Review: SPIN

Afternoon of the Roar
?? 1995, by Robert Christgau

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Evolving folkie Beck fronted a piano-augmented punk band whose healthy willingness to fool around didn’t prevent it from making the appropriate noises at the appropriate times. Superchunk also seemed relatively generic, but where Beck’s best moments too often involved barely audible words, the Chapel Hill standard bearers regularly transcended themselves in rushing hyperdrive raveups. Both the straight-ahead Dambuilders and the expressionist Fibbers augmented their guitar onslaught with violin. And if Elastica’s retro punk-pop Roared mostly by association–this was the only band propelled by its drummer, who banged with irrepressible precision–Hole’s pomo grunge-pop epitomized the sonic idea: at once inescapably, singalongably catchy and gloriously, unkemptly clamorous, a sound bath that heightened the consciousness as it enveloped the spirit. Courtney also blathered some, natch; eventually, the vigilant Lollapalooza timekeepers pulled her plug and she was carried off by security. But don’t let anyone tell you she’s not a musician first. None of this melodrama–which seemed somehow expected, almost normal–was as memorable or as meaningful as the focus she applied to the songs of her life.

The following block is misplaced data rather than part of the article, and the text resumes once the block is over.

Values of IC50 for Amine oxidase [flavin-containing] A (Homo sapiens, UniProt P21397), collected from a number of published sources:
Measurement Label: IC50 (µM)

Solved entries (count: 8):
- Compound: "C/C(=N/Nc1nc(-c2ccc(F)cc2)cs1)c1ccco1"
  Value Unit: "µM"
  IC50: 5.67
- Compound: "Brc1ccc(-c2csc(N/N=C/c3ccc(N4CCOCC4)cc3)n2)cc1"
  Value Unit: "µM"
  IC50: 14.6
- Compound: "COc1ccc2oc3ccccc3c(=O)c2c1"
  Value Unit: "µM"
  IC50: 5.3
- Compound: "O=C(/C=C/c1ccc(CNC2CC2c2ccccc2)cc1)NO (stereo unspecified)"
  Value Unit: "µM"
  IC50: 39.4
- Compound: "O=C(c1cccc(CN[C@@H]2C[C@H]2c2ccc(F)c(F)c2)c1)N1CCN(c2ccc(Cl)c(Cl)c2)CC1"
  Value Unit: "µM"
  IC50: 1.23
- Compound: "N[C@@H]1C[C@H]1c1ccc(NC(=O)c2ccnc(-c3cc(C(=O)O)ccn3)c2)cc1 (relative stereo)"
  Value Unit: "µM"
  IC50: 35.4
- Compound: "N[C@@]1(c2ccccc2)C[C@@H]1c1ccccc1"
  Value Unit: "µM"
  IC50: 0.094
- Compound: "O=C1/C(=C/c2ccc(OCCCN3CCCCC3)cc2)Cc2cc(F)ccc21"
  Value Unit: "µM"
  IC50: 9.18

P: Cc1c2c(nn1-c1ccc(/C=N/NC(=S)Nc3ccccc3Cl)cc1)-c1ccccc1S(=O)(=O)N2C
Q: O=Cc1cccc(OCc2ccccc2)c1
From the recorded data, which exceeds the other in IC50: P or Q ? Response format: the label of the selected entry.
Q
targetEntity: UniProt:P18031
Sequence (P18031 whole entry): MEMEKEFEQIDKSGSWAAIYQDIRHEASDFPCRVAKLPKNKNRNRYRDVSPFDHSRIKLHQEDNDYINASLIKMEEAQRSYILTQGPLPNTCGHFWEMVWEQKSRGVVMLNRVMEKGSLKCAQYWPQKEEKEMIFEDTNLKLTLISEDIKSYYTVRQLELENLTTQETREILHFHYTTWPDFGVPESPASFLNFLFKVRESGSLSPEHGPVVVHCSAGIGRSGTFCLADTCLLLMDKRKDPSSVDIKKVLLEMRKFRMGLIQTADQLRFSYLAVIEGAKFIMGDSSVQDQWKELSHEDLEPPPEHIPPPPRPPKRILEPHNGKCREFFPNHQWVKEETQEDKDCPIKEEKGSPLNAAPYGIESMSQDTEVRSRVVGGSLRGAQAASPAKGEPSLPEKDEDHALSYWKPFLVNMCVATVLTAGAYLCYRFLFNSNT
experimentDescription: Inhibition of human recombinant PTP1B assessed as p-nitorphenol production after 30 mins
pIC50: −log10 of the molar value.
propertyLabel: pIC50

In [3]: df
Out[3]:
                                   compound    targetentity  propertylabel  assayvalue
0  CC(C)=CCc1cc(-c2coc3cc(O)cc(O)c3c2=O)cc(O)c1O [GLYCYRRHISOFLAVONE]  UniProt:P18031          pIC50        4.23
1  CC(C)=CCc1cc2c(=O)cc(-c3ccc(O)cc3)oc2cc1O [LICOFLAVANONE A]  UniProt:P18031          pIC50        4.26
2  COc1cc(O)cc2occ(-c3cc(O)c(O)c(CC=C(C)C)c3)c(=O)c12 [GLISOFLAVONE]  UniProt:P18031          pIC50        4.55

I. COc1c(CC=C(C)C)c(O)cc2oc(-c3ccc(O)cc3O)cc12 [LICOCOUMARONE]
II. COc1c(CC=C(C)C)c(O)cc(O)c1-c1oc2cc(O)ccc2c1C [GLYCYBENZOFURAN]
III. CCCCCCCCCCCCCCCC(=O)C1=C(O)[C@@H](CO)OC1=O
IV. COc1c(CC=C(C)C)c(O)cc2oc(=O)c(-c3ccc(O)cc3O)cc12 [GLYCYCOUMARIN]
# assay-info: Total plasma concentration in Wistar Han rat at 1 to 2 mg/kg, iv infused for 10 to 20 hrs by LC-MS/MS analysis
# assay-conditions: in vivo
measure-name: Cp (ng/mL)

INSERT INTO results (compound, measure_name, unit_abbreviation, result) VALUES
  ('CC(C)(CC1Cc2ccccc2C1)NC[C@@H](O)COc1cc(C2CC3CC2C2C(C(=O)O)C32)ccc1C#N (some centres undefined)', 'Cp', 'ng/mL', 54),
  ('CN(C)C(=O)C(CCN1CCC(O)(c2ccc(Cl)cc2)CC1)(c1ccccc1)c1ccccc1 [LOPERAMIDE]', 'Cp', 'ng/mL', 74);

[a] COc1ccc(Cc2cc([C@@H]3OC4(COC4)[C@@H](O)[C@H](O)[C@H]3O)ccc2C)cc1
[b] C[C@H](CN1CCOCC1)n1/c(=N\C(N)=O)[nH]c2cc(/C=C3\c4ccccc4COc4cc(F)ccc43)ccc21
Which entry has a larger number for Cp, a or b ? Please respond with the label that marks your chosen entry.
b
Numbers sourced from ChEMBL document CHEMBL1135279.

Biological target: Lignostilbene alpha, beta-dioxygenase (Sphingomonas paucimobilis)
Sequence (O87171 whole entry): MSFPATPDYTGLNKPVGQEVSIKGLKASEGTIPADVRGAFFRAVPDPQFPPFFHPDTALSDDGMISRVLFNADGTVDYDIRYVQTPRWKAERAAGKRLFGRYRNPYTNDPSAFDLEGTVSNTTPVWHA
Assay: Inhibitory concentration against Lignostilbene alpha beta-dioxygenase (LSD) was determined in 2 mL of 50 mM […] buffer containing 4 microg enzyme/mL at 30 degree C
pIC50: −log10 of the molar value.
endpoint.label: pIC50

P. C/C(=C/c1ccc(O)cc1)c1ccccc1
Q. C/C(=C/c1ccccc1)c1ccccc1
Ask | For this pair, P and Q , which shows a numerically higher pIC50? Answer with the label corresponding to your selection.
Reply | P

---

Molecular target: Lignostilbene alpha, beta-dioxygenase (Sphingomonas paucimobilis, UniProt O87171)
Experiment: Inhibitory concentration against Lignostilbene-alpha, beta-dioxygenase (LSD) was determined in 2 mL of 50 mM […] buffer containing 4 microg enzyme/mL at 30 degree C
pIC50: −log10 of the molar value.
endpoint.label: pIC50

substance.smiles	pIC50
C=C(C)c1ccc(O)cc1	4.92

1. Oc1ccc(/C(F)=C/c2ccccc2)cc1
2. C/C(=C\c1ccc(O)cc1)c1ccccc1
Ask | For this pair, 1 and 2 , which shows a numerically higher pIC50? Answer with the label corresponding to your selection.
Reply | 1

Hole also covered Nirvana’s “Pennyroyal Tea” and the Replacements’ “Unsatisfied,” perfectly, and played two new songs that traded catchiness for an implosive force that recalled In Utero without living up to it. Lollapalooza’s unchallenged masters of internal-tension Roar remained Pavement and Sonic Youth. Steering away from the theoretical teen anthems no one now doubts they can write, the godparents topped the show with its most avant-garde set, a clanging two-guitar barrage (three-guitar on the new songs where Kim Gordon put down her bass and strapped on a man’s instrument) that evoked their symphonic mentor Glenn Branca more than anything they’ve sold in years. Which was gutsy, but in the wake of Pavement, also artsy.